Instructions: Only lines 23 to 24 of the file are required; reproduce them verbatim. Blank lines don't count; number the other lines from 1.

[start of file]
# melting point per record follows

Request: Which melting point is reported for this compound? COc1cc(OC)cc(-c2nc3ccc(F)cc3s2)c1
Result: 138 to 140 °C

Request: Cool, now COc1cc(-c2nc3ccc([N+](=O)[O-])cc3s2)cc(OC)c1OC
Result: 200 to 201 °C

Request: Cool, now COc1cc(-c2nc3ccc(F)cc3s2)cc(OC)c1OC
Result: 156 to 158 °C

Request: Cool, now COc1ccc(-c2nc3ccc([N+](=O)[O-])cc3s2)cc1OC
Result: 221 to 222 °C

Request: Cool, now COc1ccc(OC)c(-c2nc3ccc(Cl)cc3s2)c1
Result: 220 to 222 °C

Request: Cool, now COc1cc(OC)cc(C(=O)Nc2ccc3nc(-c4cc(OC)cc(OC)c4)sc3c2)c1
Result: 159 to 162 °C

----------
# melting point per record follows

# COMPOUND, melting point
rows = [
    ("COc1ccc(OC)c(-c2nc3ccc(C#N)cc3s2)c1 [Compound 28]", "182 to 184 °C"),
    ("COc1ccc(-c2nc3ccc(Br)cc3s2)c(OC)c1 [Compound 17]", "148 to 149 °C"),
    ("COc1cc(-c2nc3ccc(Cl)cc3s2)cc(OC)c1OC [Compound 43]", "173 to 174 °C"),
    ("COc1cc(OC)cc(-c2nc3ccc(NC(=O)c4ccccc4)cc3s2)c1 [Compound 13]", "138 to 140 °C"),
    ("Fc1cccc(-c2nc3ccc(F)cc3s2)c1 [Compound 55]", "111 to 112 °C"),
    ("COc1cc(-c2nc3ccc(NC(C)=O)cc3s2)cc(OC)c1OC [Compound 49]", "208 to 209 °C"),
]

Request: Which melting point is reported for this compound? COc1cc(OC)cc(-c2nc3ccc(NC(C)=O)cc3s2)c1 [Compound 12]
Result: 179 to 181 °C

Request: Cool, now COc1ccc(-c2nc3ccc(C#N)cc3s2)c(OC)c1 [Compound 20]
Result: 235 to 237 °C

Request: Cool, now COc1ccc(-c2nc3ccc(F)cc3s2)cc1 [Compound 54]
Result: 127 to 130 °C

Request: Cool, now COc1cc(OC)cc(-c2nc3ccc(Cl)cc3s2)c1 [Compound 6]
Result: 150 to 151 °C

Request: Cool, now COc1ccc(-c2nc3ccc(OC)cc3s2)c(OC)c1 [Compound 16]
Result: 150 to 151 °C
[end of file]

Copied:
    ("COc1cc(-c2nc3ccc(NC(C)=O)cc3s2)cc(OC)c1OC [Compound 49]", "208 to 209 °C"),
]